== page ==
Peggy Noonan is a great ally and a doubtful foe. She turned, mildly, on Reagan. She has turned on Bush. So what. Her human insights are wonderful, her writing , usually, excellent. She is setting up her pick for 2008 awkwardly.
Bush supporters and detractors, alike, have made much of Ms. Noonan's Friday Opinion Journal column about President Bush. As a fan Peggy's, I was disappointed. One of the hallmarks of conservatism—something that should distinguish us from them—is that we don't eat our own in public.
Look back to 1987. Peggy Noonan had just left the Reagan White House where served with distinction as Mr. Reagan's chief speech writer. After her departure, she became the darling of the anti-Reagan sewers of national media. She seemed, at the time, to enjoy her new role.
While Ms. Noonan avoided direct criticism of Reagan, she didn't exactly defend him. She'd titter at Cokie Roberts's hint that Reagan nearly gave over the country to Gorby at Reykjavík. But years later, Ms. Noonan as back in the Reagan camp. He changed her life, she says.
From 9/11/2001 until approximately last Friday, Ms. Noonan was one of Mr. Bush's loudest cheerleaders. Then she changed. And, the gifted writer she is, she changed in a way that gives me great confliction. I love her writing; I honor and respect our current President.
With Mr. Bush it is the people who are forced to be cool-eyed and realistic. He's the one who goes off on the toots. This is extremely irritating, and also unnatural. Actually it's weird. (source)
I can't be too upset with Peggy for a couple of reasons. Number one, Bush is the worst public relations President since Nixon. He has no ear for the popular. (Then again, Oscar Wilde said, "Everything popular is wrong.") Number two, people said the same thing about Reagan.
At a comedy club in Charleston, South Carolina (my adopted hometown), a comedian in 1987 said, "Ronald Reagan: a man who remembers the future and dreams the past." (The guy was really funny, though; don't get me wrong.) As if Ms. Noonan were channeling the guy:
I suspect people pick up with Mr. Bush the sense that part of his drama, part of the story of his presidency, is that he gets to be the romantic about history, and the American people get to be the realists. Of the two, the latter is not the more enjoyable role.
Same sentiment as the comedian about Reagan, but Ms. Noonan used more words.
I think Ms. Noonan's short and unedited piece is more about 2008 than about Bush. She's setting up the anti-Bush: a Republic who captures the Reagan spirit. Probably Fred Thompson. Her method is ugly and unprofessional. Certainly unConservative. She's violated the 11th Commandment.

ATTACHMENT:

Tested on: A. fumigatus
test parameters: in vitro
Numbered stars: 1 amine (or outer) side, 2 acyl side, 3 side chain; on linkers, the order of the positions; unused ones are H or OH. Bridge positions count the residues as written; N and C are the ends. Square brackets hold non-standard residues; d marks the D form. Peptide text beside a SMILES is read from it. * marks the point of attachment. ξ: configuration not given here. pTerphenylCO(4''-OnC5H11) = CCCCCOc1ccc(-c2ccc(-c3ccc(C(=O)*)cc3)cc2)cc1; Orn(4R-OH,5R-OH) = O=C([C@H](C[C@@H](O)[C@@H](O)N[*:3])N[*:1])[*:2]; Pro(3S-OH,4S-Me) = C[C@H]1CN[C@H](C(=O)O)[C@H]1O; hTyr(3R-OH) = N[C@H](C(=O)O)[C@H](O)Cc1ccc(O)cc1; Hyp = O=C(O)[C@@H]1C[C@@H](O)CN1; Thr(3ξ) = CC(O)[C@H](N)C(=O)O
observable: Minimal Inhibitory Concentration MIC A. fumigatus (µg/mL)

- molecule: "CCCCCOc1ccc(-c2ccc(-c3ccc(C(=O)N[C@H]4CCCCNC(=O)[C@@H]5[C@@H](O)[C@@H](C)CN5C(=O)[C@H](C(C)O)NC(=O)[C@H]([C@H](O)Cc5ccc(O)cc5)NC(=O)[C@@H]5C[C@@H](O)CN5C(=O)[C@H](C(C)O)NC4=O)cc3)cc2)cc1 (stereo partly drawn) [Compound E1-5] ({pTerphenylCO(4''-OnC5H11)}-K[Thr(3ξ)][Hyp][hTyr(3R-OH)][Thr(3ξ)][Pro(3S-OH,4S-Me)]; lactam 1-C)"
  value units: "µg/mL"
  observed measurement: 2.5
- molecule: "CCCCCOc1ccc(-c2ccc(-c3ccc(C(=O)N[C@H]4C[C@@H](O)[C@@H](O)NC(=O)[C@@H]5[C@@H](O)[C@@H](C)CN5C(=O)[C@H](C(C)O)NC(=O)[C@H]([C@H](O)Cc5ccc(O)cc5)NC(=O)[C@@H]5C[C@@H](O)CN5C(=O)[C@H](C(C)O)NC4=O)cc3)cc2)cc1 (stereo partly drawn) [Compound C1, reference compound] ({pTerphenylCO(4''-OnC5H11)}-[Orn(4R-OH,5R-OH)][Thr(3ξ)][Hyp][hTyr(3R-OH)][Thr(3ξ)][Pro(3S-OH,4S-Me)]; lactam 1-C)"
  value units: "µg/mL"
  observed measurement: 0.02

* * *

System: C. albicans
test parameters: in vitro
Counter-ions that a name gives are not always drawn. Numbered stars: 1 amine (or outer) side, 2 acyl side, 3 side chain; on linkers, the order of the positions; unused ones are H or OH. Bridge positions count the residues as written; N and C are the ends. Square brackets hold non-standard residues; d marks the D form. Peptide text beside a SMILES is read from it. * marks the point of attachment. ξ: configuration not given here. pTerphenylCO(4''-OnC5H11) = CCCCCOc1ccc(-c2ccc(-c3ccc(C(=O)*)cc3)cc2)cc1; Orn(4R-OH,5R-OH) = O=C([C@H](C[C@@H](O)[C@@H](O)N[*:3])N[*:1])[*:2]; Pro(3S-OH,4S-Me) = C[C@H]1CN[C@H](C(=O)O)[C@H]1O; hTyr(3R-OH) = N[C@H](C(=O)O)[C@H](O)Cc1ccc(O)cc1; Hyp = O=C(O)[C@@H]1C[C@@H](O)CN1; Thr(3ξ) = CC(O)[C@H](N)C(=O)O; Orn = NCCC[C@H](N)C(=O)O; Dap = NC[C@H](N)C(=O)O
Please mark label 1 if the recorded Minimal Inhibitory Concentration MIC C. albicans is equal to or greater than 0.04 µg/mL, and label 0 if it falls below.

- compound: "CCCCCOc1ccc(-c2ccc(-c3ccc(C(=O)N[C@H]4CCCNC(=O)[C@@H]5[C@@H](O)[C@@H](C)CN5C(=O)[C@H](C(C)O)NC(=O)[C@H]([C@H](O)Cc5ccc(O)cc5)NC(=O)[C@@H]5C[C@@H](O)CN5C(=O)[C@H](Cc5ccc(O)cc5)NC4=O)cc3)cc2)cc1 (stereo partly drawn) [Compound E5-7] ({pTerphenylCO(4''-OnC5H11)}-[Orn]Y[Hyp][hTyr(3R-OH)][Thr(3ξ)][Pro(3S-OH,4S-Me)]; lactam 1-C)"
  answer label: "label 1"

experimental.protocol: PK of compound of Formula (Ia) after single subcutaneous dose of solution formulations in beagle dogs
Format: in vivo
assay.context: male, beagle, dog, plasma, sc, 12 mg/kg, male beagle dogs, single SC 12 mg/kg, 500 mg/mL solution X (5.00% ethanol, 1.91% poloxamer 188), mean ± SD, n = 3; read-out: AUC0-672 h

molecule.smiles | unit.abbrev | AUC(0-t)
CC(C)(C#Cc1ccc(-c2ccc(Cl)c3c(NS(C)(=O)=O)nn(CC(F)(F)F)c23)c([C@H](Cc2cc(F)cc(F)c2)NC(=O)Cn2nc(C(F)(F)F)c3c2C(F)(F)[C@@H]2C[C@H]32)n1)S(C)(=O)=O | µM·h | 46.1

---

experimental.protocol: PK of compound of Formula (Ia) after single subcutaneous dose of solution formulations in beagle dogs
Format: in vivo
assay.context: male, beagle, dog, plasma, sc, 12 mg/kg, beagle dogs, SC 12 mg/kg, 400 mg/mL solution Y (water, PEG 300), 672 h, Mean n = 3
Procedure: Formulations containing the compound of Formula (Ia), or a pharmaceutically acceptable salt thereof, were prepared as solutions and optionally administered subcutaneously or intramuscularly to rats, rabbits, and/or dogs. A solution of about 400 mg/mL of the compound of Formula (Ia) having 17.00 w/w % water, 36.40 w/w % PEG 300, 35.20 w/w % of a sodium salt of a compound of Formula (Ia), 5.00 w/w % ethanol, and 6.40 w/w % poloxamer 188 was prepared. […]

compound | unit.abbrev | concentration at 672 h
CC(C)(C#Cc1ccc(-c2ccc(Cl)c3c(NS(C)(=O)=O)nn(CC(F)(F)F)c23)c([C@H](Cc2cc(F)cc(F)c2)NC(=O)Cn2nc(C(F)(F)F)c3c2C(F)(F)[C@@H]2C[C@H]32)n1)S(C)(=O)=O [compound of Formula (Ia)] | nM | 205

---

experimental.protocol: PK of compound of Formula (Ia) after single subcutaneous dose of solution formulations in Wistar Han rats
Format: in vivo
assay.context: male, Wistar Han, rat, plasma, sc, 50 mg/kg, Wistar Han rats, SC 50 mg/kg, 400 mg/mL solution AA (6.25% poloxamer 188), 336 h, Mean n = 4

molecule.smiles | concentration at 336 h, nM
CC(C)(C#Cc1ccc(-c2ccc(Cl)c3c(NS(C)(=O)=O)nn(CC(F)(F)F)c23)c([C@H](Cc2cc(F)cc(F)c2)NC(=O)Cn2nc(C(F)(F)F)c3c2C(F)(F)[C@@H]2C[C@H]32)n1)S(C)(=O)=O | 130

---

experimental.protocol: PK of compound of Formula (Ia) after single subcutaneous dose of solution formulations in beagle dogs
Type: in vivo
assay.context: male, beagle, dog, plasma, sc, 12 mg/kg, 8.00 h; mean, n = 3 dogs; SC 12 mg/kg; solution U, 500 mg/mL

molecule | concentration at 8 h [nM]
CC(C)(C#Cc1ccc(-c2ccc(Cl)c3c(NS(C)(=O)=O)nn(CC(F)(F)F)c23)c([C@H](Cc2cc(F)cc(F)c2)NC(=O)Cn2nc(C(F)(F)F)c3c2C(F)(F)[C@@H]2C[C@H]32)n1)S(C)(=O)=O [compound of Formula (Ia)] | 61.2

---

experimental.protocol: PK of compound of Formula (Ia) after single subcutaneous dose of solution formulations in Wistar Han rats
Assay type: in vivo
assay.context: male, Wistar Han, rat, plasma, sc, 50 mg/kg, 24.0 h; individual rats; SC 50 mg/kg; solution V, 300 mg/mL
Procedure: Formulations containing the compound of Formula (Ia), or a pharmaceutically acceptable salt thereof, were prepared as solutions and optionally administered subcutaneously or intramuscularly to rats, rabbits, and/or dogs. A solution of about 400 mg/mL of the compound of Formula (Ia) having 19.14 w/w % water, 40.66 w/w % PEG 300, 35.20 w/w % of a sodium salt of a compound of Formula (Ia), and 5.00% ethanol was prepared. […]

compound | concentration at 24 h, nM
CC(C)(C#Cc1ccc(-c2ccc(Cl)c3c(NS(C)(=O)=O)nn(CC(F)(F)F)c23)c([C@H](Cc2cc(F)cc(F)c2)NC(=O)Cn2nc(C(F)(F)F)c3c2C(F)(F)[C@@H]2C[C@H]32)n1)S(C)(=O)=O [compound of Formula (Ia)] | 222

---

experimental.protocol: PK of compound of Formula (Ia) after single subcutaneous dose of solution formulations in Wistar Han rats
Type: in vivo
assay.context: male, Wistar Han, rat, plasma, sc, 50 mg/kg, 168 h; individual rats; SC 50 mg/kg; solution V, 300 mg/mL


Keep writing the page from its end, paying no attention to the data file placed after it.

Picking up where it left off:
During the 2004 election, Richard Brookhiser, writing extemporaneously on National Review's The Corner, mentioned that Bush would be re-elect, and his second term would be pathetic "as all second terms are." At the time, I thought Brookhiser hyperbolic. He was right.
The last two years of eight-year presidencies are historically difficult, particularly after a loss in the final midterm elections. Eisenhower in 1959-60 assumed a more aggressive conservative posture by firing off multiple vetoes of excessive spending legislation. During the Iran-contra scandal, Ronald Reagan in 1987-88 was steadfast in pursuing Cold War victory. But the way George W. Bush handled Rumsfeld was not a good sign for his concluding years as president Robert Novak (H/T Daniel Larison on Eunomia)
So Mr. Bush's second term is tougher even than his first. In his first term, he recovered the economy form a recession handed over by his predecessor and exacerbated by the greatest attack on American soil since Pearl Harbor. Yes, Peggy, his political instincts suck. His public relations people, when enjoying a day without chemotherapy, do a poor job, as does he, at selling his ideas and ideals. But he is President and we are at war. So he doesn't scowl enough? He doesn't yell and rant? Too frickin bad. He has a terrible job, and people who advocate for the victory of terrorists in Iraq over their neighbors' kids only make the job—and our country--more difficult.
Neither Ms. Noonan nor Mr. Bush deserves the scorn they receive.